Opt-out organ donation: organs and tissues excluded from the new system
Department of Health and Social Care
Opened: 29 April 2019
Closes: 22 July 2019
This consultation is to ask you if the government is excluding the right organs and tissues from opt-out organ donation. We would like you to answer five questions about what you think should happen.
The government recently passed a law to change the rules for organ donation in England from 2020. The law introduced a system commonly called “opt-out” or “deemed consent”.
From 2020, everyone in England over the age of 18 will be considered to be in favour of donating their organs and tissue after death unless they:
- have said they do not want to donate (opted out)
- have appointed someone to decide for them after death
- are in an excluded group
When the law was passing through Parliament, the government agreed that the law would only apply to routine transplants, and not novel or rare transplants.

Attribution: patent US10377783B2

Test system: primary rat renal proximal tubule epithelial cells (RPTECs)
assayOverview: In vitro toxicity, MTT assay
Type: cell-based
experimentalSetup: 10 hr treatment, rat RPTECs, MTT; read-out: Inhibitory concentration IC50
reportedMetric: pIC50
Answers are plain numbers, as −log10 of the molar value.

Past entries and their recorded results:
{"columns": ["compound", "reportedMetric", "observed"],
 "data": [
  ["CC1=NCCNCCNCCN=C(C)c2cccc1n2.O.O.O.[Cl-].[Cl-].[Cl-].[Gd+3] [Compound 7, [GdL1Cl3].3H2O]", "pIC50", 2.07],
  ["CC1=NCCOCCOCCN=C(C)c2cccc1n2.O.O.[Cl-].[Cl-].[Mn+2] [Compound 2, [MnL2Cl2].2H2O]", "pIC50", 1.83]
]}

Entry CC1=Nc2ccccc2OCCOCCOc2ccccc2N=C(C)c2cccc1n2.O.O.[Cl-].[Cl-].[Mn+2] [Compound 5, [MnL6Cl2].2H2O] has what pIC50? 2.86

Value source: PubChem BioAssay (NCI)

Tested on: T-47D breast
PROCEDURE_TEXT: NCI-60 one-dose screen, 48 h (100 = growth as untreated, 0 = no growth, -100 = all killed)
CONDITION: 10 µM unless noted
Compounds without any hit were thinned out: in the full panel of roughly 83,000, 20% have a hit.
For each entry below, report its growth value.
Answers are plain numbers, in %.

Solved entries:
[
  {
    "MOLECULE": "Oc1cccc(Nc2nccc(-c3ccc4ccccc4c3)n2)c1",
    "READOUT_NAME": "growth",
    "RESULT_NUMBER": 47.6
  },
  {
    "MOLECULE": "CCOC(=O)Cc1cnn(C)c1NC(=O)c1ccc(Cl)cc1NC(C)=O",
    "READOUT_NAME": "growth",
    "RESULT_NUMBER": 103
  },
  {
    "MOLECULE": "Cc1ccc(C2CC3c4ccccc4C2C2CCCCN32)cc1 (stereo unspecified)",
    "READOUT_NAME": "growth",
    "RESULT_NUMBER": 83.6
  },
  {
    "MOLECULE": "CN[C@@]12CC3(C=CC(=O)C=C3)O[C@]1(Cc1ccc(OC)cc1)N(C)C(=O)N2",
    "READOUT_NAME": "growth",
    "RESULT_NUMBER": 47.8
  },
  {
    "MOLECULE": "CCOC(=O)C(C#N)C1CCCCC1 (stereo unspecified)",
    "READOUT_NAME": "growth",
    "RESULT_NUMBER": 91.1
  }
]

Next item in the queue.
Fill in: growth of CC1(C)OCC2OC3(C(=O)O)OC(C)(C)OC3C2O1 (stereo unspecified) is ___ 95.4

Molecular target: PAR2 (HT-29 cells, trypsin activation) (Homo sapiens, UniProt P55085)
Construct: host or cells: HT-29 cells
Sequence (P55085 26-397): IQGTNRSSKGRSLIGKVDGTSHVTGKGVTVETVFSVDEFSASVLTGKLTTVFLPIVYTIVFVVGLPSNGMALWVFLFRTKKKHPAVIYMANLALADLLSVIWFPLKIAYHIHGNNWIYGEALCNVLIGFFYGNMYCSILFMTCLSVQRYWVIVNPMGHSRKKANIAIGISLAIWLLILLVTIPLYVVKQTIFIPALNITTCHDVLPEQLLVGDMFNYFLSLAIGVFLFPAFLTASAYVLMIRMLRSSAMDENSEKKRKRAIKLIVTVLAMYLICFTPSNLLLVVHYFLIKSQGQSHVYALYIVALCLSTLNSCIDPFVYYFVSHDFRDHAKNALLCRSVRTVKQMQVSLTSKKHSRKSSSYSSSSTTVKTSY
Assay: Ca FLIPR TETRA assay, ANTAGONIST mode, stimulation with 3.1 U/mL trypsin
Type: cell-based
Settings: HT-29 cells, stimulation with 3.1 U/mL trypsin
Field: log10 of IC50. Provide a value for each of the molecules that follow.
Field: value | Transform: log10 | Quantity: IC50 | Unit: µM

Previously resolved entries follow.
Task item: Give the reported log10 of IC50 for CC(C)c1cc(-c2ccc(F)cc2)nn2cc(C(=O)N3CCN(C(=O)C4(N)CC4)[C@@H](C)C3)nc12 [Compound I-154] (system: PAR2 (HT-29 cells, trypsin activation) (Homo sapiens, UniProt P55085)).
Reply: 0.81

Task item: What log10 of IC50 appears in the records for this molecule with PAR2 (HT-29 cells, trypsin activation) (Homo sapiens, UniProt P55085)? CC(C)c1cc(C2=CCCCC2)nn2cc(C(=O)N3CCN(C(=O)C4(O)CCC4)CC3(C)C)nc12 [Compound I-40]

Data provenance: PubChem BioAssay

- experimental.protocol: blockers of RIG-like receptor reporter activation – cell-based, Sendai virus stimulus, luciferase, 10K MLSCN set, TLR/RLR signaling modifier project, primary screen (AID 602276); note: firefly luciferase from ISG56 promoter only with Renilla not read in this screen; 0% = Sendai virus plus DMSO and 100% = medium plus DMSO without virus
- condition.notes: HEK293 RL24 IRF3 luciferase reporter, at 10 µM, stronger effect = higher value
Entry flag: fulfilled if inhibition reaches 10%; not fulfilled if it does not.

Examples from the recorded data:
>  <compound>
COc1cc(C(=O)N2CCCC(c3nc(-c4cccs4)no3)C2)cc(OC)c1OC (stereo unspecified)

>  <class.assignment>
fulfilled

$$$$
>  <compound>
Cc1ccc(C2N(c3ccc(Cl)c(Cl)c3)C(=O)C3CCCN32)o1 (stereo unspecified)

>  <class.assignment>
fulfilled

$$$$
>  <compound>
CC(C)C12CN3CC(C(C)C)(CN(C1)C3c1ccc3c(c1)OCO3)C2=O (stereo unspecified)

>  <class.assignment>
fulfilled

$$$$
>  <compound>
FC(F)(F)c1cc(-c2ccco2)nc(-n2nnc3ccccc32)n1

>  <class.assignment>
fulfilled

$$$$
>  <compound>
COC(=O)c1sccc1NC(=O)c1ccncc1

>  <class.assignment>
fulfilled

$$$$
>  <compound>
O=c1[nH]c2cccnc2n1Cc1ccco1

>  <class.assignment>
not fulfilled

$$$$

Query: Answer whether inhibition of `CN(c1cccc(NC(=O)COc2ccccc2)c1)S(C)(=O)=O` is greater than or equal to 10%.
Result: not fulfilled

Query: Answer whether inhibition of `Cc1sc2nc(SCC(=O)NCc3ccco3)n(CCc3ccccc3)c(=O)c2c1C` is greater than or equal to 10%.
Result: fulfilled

The government proposes that novel or rare transplants will still require express consent. This means you or someone representing you must explicitly give permission for your organs or tissues to be donated for novel or rare transplants. Such transplants also cover what is called Advanced Therapy Medicinal Products (ATMP). This is when tissues, cells and genes are manipulated in a laboratory for treatment of a disease or injury. Some of the tissues and cells come from deceased donors.
This consultation is to ask you if the government is excluding the right organs and tissues. They would like you to answer five questions about what you think should happen.